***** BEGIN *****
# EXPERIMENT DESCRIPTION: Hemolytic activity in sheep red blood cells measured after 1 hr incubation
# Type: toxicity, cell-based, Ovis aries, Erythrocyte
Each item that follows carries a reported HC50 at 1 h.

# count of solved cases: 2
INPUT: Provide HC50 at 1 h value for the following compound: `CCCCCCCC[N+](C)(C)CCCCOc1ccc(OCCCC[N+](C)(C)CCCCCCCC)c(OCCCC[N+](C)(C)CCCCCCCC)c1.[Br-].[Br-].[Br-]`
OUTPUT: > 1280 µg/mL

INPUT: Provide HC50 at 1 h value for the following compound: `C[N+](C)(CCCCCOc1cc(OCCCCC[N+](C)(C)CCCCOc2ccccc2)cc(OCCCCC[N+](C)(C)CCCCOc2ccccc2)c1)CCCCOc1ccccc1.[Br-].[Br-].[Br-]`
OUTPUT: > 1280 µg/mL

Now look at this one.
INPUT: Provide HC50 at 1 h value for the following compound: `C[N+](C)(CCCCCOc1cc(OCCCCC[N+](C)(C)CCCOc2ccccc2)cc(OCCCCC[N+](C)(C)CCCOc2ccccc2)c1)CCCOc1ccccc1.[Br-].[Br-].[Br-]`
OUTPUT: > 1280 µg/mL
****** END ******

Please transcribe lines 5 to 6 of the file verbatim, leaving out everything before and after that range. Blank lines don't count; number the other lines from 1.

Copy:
INPUT: Provide HC50 at 1 h value for the following compound: `CCCCCCCC[N+](C)(C)CCCCOc1ccc(OCCCC[N+](C)(C)CCCCCCCC)c(OCCCC[N+](C)(C)CCCCCCCC)c1.[Br-].[Br-].[Br-]`
OUTPUT: > 1280 µg/mL